systematically describing and collecting examples of interesting cases of collective intelligence. For instance, Eric von Hippel, in the Sloan School, has done some very interesting case studies of how the collective body of users of a product is often a better source of innovation for a company’s products than the company’s own researchers. This kind of case study research is common in business schools, but it is certainly not the only kind of research we need to do. Another kind of research we need to do is something that is more typical in an engineering school. That is to create new examples of the phenomena we want to study. If you’re an aeronautical engineer, for instance, you wouldn’t just study birds and flying insects, you’d also want to create some flying machines and study how they work. In our case, that means we want to create some new examples of collective intelligence and study how they work. For instance, Mark Klein in the Center for Collective Intelligence is leading a group of people in a nascent project that hopes to harness the collective intelligence of thousands of people around the world to help deal with the problems of global climate change. We have some specific technical ideas about how to combine computer simulation techniques with online ways of representing issues and positions and arguments that we think may be helpful in this process. In the process of creating new examples, we hope to advance the state of the art and to learn new design principles not just for the technologies, by the way, but also for the human, the organizational, the social, and the motivational systems that are needed for these systems to work effectively. But case studies and creating new examples are not the only things we need to do. I think we also need to do systematic studies and experiments. For instance, in some cases, we’ll find examples of things that work well but we won’t know why from just a case study. So we need to do systematic experiments to help figure those things out. This is the kind of research that would be more often done in a school of science or a school of social science. For example, Sandy Pentland (in the Media Lab), Drazen Prelec (in the Sloan School), and Josh Tennenbaum (in the Brain and Cognitive Sciences department) are all doing different laboratory experiments about different ways of helping groups make predictions more effectively.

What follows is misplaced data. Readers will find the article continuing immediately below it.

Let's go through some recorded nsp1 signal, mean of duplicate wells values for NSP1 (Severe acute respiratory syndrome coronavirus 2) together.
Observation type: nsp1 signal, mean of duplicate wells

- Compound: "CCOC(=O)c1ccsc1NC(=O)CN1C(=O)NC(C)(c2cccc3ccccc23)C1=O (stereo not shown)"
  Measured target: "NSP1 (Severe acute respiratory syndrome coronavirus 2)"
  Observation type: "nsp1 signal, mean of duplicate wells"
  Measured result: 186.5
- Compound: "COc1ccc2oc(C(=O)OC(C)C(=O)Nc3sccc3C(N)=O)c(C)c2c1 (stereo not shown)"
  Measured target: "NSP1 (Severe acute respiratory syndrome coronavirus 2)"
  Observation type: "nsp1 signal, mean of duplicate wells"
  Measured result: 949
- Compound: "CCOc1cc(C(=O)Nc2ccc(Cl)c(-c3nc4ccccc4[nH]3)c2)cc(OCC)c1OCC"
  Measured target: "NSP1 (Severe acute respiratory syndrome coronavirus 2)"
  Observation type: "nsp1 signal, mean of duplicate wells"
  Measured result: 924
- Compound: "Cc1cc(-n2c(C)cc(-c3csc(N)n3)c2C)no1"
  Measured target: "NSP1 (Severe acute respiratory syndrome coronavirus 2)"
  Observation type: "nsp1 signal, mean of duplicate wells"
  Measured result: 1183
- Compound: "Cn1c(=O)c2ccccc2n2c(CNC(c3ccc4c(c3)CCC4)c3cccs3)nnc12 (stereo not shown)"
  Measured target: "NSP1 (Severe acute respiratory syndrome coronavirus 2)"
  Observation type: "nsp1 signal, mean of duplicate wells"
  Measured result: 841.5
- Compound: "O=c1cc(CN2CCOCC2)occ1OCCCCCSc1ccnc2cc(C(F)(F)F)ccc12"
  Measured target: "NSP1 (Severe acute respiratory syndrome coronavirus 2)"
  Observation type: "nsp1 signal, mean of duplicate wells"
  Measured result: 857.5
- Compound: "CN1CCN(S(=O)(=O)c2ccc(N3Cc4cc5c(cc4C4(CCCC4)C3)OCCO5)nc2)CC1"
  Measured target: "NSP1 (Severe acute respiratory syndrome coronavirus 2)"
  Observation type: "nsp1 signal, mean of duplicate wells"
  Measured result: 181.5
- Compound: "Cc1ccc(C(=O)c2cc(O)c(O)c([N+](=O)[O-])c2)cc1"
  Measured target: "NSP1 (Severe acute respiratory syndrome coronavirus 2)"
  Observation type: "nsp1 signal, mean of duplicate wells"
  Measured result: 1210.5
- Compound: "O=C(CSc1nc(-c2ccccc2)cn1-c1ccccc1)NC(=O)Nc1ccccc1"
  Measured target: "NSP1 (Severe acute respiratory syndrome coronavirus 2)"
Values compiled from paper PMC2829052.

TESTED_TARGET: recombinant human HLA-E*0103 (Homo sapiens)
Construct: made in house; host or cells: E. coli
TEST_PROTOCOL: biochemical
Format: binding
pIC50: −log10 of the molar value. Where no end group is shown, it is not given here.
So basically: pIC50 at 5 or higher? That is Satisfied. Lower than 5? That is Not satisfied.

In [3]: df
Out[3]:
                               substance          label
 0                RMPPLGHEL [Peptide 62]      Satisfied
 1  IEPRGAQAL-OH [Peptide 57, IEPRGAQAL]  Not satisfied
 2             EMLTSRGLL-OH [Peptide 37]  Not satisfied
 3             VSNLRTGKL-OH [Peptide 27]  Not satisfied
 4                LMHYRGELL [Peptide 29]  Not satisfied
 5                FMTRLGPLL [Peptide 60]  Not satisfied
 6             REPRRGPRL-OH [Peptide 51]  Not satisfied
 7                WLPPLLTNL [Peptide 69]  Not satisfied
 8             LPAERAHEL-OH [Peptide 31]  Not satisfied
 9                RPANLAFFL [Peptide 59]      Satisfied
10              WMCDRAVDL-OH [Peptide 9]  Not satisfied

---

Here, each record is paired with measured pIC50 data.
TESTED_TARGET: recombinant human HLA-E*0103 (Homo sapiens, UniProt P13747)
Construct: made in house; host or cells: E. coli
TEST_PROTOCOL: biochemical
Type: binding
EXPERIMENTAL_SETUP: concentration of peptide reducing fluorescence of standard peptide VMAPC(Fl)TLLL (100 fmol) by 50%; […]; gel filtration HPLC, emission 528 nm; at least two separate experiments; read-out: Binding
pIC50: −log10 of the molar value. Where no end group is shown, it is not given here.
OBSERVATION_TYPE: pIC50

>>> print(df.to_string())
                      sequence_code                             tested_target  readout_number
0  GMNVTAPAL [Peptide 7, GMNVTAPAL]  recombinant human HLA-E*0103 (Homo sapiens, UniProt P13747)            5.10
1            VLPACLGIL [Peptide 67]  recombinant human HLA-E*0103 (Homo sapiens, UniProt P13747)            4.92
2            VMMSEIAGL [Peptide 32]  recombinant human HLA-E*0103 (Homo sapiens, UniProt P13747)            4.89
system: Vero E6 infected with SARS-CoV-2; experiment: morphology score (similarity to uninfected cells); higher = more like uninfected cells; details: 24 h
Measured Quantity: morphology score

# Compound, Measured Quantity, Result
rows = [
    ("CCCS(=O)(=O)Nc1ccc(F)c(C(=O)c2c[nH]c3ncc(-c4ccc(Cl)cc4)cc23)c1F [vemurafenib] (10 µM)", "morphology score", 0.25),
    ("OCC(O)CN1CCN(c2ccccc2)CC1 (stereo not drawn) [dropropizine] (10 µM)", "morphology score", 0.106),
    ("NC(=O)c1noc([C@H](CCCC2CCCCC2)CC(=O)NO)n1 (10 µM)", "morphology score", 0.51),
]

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But these three things—case studies, new examples, and systematic experiments—are not the only things we need to do. We also need new theories to help tie all these things together. I think that is especially important in the case of collective intelligence because there’s now a lot of hype and prejudice going around about collective intelligence. On the one hand, there are people who think that collective intelligence is magic, and if you just add it, it’ll make everything wonderful. For instance, there is a book called The Wisdom of Crowds by James Surowiecki who—by the way—does not believe what I just said. But many people who’ve heard about his book do believe it. They think that just doing things “collectively” will make everything great. On the other hand, there are people who are prejudiced against the very notion of collectiveness and decentralization. Very recently, for instance, there have been a number of people who’ve looked at the success of Wikipedia and pointed out ways in which is not perfect. And then, based on that, they have argued that nothing without central control can ever be successful. Now, I think both of these extremes are equally wrong. Sometimes collective intelligence is good; sometimes it isn’t. Sometimes it works, and sometimes it doesn’t. A very important part of our goal is to help put a more solid scientific foundation under the claims in this area. Fortunately, we don’t have to start from scratch in doing that. There’s already a lot of good work that has been done in many fields, including psychology, organization theory, artificial intelligence, brain science and others. Part of what we want to do is to help organize the work that has already been done. But even if we had already organized all of the results of all of the previous research, there would still a lot to learn. New technologies are now making it possible to organize groups in very new ways, in ways that have never been possible before in the history of humanity. And no one yet understands how to take advantage of these possibilities. We certainly don’t have all the answers yet; we’re just beginning to ask the questions. We hope we can make a contribution just by helping to frame the questions better and also contribute to scientific understanding in many different disciplines and help us understand new and better ways to organize businesses, to conduct science, to run governments, and—perhaps most importantly—to help solve the problems we face as society and as a planet.